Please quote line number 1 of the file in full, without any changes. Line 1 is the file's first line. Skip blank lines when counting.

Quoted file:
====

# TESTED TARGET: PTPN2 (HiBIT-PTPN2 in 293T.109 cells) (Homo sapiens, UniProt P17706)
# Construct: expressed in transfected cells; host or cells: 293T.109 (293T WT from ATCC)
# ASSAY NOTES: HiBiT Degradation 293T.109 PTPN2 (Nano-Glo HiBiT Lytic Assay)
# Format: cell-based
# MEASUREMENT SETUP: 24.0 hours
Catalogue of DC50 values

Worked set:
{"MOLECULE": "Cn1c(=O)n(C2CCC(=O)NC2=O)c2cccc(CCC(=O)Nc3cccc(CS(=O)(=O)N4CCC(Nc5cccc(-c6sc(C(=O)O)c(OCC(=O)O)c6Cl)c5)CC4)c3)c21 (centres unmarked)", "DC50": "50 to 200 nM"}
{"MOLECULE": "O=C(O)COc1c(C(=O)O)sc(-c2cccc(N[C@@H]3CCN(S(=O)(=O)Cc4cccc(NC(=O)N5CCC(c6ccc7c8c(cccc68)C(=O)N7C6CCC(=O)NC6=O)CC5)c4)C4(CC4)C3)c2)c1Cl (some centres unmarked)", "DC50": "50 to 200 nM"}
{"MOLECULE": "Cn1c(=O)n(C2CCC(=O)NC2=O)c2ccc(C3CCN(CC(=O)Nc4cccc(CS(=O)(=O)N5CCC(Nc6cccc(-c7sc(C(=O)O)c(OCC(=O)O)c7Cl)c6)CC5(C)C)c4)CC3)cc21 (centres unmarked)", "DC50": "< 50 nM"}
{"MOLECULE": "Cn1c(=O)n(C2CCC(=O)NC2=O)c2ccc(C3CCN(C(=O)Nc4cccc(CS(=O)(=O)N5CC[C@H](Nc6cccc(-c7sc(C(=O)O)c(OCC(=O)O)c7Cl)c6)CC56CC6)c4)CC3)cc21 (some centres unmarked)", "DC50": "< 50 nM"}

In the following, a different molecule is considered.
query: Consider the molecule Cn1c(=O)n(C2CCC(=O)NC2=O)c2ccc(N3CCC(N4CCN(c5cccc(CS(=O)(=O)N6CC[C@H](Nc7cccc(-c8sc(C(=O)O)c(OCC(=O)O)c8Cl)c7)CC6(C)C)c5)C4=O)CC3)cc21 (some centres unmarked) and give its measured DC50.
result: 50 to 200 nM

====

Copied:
# TESTED TARGET: PTPN2 (HiBIT-PTPN2 in 293T.109 cells) (Homo sapiens, UniProt P17706)